Labs are incubators of learning, innovation, and fostering the ideas for a better future, but labs also require large amounts of energy and resources. They require constant air circulation, energy-intensive equipment, and disposal of dangerous chemicals. Professor Kenny of the Tufts Chemistry Department has spent his career combining his two passions—sustainability, and chemistry. He has been a vital member of the Council for Sustainability of Campus Operations (sustainability council for short) and teaches an Environmental Studies core requirement, Chem 8: Environmental Chemistry, offered this coming spring semester.

This past summer, Professor Kenny and his Chemistry & Environmental Studies undergrad advisees Jonathan Ng and Patrick Milne conducted research in the prototype program Projects in Campus Sustainability, funded by the Council. These projects bring together faculty, students, and staff. Both Jonathan and Patrick’s projects focused on how to make the Pearson-Michael Chemistry complex a more sustainable lab space.

These projects grew out of a final paper written by Kirsten Hickey, an employee of the Chemistry Department, written for a class in campus sustainability taught by Professor Ann Rappaport.  Hickey’s paper described a number of areas in which the department could save energy and money while reducing its carbon footprint. Kenny transformed the report into a set of focused sustainability projects for which a cost-benefit analysis would be carried out by his students, with guidance from relevant faculty and staff.

Jonathan researched how to reduce the number of solvents used in research. Solvents are used in virtually every chemistry experiment and their disposal is expensive and energy intensive. Jonathan found that one solvent that was purchased for $3.70 per liter then cost $3.35 per liter to dispose of, meaning the total cost of using and disposing of the solvent is nearly double the initial purchasing cost. The solvents then need to be disposed of safely, often requiring hundreds of miles of travel to be properly disposed of. This high cost, both finically and environmentally, can be reduced by investing in a state of the art flash chromatography instrument that reduces both the amount of time and the amount of solvent needed for purification. Currently, the Pearson-Michael labs use an older, inefficient filtration system that requires a large volume of solvent. Jonathan is proposing that Tufts invest in the Reveleris® Prep System; the proposed new machine saves both time and solvent by optimizing the process on each trial using sophisticated software and an ultra-sensitive detector. This solvent saving machine would pay for itself in just two years while reducing the carbon footprint of Tufts labs.

Fume hoods are commonplace in chemistry labs, but do they need to be? That was the question driving Patrick Milne’s research \\project this summer. Fume hoods run constantly to remove any hazardous gasses produced by experiments. One of these hoods uses as much energy as three and a half average American homes, and there are 93 of them in Pearson-Michael. Regulating the air quality and protecting students from dangerous substances is the top priority of any lab, but Patrick determined that there was little or no need for General Chemistry 1 and 2 courses to do experiments that produce dangerous fumes. Altering the curriculum to do experiments that teach the same concepts but without the use of dangerous fumes is safer and more energy efficient. Most who take general chemistry continue on to take upper-level chemistry courses, so there is no need for these students to handle dangerous chemicals. Turning off or removing the fume hoods in the general chemistry labs would reduce Tufts energy consumption. Patrick also suggested that when fumes do need to be removed from an experiment, an extraction arm can be used. These extraction arms are more precise than fume hoods and filter the air more energy efficient than a fume hood.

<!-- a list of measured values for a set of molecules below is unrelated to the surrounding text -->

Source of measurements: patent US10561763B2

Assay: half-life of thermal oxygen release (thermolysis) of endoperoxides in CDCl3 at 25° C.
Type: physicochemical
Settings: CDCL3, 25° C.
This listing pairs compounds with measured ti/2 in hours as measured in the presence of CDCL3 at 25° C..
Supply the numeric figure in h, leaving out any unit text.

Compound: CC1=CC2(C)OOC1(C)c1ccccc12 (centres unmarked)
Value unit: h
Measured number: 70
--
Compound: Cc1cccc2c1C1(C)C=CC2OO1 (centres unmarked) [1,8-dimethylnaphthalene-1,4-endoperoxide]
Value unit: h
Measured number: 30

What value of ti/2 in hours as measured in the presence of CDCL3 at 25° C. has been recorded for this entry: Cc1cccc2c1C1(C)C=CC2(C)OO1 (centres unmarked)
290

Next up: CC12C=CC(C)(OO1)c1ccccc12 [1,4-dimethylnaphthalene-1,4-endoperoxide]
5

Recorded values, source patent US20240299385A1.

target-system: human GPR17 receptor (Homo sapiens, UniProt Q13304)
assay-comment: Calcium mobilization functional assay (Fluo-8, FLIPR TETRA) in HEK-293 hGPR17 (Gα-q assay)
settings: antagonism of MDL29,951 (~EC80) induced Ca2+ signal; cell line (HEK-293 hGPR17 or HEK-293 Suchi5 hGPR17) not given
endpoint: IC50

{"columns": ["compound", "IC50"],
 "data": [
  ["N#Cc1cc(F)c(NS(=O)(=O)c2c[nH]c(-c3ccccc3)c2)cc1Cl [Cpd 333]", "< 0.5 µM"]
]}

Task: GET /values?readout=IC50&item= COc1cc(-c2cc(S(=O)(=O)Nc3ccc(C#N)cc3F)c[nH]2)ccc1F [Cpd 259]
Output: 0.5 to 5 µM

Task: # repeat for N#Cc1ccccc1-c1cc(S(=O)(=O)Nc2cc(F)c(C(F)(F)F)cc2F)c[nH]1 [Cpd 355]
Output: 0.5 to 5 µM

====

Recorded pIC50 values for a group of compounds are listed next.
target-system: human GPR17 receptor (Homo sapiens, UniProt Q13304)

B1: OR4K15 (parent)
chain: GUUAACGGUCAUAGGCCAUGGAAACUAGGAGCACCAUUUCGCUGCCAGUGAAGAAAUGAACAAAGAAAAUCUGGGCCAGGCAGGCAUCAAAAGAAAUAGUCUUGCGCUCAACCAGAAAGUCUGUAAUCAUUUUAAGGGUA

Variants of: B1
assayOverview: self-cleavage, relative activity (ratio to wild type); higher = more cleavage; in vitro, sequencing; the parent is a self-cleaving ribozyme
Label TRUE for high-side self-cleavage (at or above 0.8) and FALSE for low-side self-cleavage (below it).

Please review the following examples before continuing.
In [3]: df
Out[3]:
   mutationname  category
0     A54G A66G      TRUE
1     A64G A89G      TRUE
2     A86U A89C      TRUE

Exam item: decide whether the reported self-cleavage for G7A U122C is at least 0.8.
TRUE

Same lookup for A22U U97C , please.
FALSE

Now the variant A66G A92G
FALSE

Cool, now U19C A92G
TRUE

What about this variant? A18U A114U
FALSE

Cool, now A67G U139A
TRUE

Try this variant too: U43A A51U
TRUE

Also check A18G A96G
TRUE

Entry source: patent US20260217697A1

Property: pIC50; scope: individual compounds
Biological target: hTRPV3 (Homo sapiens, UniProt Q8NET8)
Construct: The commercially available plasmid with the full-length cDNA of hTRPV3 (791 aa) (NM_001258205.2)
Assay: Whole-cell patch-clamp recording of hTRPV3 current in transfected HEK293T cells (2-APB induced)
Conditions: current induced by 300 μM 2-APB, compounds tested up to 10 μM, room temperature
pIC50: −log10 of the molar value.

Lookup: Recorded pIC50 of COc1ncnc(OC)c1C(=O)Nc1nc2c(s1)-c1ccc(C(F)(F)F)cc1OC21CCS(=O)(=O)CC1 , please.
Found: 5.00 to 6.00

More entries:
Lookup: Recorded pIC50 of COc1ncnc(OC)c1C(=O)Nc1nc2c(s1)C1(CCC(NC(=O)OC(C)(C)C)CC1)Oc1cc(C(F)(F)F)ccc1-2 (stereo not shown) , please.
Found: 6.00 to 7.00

Professor Kenny with Jonathan Ng and Patrick Milne

Sustainable Chemistry Tips from Professor Kenny, Patrick, and Jonathan

Sustainable practices have only been integrated into teaching in the last few decades. Environmental awareness and thinking are increasing in labs, but as Professor Kenny explained, “unless special efforts are made to challenge ‘business as usual,’ people usually stick with what they learned.” Making students conscience of sustainable lab practices is the most important way to improve the sustainability of labs, both for now and for the future. Professor Kenny wishes for more research to be done on buildings and labs all over campus on ways to reduce waste and improve sustainability. Patrick and Jonathan hope to continue research and working on combining their passions for sustainability and chemistry in their future. Professor Kenny asks that “if anyone has ideas for projects that require collaboration between faculty, staff, and students come and see me and the sustainability council.” If you have an idea that could make Tufts more sustainable, don’t keep it to yourself; contact the Office of Sustainability or the Campus Sustainability Council with your ideas and help us create a more sustainable Tufts!